“When we started with the Cup car, we felt already there was so much potential,” Rockenfeller said. “And then we tweaked it. And we go faster, and faster, at Le Mans on the SIM. But you never know until you hit the real track, and to be actually faster than the SIM. Everybody in the paddock, all the drivers, they come up and they are, ‘Wow, this is so cool,’ and they were impressed by the pit stops. We’ve overachieved, almost, and now of course the goal is to run for 24 hours.”

The car completed a full 24-hour test at Sebring, Florida, earlier this year, Knaus said, and is capable of finishing the race. Button believes NASCAR will leave a lasting impression no matter what happens.

“If you haven’t seen this car live yet, it’s an absolute beast,” Button said. “When you see and hear it go by, it just puts a massive smile on your face.”

For Hendrick, the effort is the first in his newfound embrace of racing outside NASCAR, the stock car series founded long ago in the American South. Aside from the Le Mans project, he will own the Indy car that Kyle Larson drives for Arrow McLaren in next year’s Indianapolis 500 and it will be sponsored by his automotive company.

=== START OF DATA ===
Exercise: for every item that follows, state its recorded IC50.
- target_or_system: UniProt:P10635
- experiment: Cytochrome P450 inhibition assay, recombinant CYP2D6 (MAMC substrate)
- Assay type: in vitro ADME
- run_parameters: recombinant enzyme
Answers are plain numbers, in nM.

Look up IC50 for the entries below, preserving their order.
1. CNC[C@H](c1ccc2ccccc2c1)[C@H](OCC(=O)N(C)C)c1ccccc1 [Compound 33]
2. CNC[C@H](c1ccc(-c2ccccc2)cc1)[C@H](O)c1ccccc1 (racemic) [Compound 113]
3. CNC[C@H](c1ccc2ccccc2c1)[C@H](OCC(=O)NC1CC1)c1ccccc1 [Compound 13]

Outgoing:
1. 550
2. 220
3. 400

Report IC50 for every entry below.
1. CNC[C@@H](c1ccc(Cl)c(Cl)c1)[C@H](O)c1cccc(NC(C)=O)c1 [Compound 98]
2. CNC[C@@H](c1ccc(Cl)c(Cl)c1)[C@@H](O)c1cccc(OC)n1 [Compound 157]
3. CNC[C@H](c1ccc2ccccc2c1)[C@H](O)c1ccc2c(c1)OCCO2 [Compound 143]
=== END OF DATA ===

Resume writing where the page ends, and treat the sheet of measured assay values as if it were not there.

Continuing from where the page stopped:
“If you’d have told me I’d be racing at Le Mans and Indianapolis within the same year, I’d never have believed you,” Hendrick told AP. “But we’re doing both and we’re going to do it right.”

Le Mans 24 Hour Race - Car Parade
Fans gather around the NASCAR Next Gen Chevrolet Camaro ZL1 that is the Garage 56 entry for the 100th 24 Hours of Le Mans at the Circuit de la Sarthe (Chris Graythen/Getty Images).

General Motors is celebrating the achievement with a 2024 Chevrolet Camaro ZL1 Garage 56 Edition and only 56 will be available to collectors later this year.

“Even though Chevrolet has been racing since its inception in 1911, we’ve never done anything quite like Garage 56,” said GM President Mark Reuss. “A NASCAR stock car running at Le Mans is something fans doubted they would see again.”

The race hasn’t even started yet, but Hendrick has enjoyed it so much that he doesn’t want the project to end.

“It’s like a shame to go through all this and do all this, and then Sunday it’s done,” Hendrick said. “It’s just really special to be here.”